It’s not as simple as “get in line” or “fix your country” (which, by the way, I could dedicate an entire article to. Spoiler: my country has a history of corruption, bastardization, and exploitation. A good amount at the hands of the ol’ US of A).

So what’s my solution? I don’t have one. There’s no simple catch all solution, but something has to give. This country’s immigration system is broken and needs an overhaul.

My Gate To A Better Life

My upbringing in this country was rocky for a number of reasons. Still, I wouldn’t ever dare to change it. It made me the person I am today. By all definitions of the word, I consider myself to be American. I love this country and would not want to be anywhere else.

I was lucky enough to be able to qualify for DACA. I remember when I got that permit.

I vowed to not let this privilege go to waste. I like to think I haven’t.

Because of DACA, I am able to to go to college. Because of DACA, I’m able to have a bank account. Because of DACA, I’m able to build credit. Because of DACA, I can work.

Fellow interns and I.

This summer I was able to intern at a company called GitHub. I’ll save you the reading time, but GitHub is what I could call my “dream company”.

I was able to collaborate alongside many individuals that pour their heart and soul into their work. My cohort was composed of 23 interns with very similar motivations.

I worked at GitHub’s Social Impact. The team focuses on genuinely great initiatives for the betterment of tech and society as whole: diversity and inclusion efforts, increasing the availability of tech, to name two.

They say that internships show you what you want to do. I can very confidently say that I have solidified what I want to dedicate my life to. This internship really helped me grow as a person and as a professional. My team helped me find my voice and make it loud.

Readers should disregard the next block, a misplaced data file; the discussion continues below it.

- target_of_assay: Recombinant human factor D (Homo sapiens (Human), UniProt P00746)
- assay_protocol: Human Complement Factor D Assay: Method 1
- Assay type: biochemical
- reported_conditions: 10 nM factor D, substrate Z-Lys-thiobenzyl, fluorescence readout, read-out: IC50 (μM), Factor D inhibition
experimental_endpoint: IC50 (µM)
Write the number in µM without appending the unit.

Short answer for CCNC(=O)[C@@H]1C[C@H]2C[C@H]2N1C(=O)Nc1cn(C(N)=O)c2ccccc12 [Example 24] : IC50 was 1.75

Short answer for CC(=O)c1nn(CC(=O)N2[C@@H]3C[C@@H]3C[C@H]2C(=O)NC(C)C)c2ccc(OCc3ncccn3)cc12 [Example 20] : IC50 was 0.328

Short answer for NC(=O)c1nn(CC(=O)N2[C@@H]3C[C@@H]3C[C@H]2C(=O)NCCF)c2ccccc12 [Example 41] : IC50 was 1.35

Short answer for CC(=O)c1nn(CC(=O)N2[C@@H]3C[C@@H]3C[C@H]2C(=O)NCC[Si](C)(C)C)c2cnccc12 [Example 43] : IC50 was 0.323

Today, I want this to be the first step.

DACA Isn’t Just Holding My Dream

It’s holding the dream of 800,000 others. We all don’t share the same background. Some of us are from Mexico, others from Greece, Kenya, the Philippines, etc.

A thing that always gets lost in the narrative is this:

We are human

We are not economic assets, we are not a workforce, we are not statistics, and we are not headlines. We are humans with real emotions, real obstacles

If you’ve made it this far, I have a request for you.

Help us defend DREAMers. Help us call, protest, and organize. A lot of us are have and continue to live in fear. (I know that this is the main reason why I kept quiet all of these years). But please, don’t forget that we are human. Don’t advocate for us as an “economical assets”. Advocate for our humanity.

To my fellow DREAMers who live in fear, we are here for you. I am too. Please don’t hesitate to reach out to me if you need an ear (@ScarletDawn32 on Twitter).

To my fellow DREAMers that want to make their voices louder, do. This is the time.

I’m sick and tired of hiding this part of my identity.

Together we can and will continue to make these dreams our realities.

Thank you.

Daniel Hernandez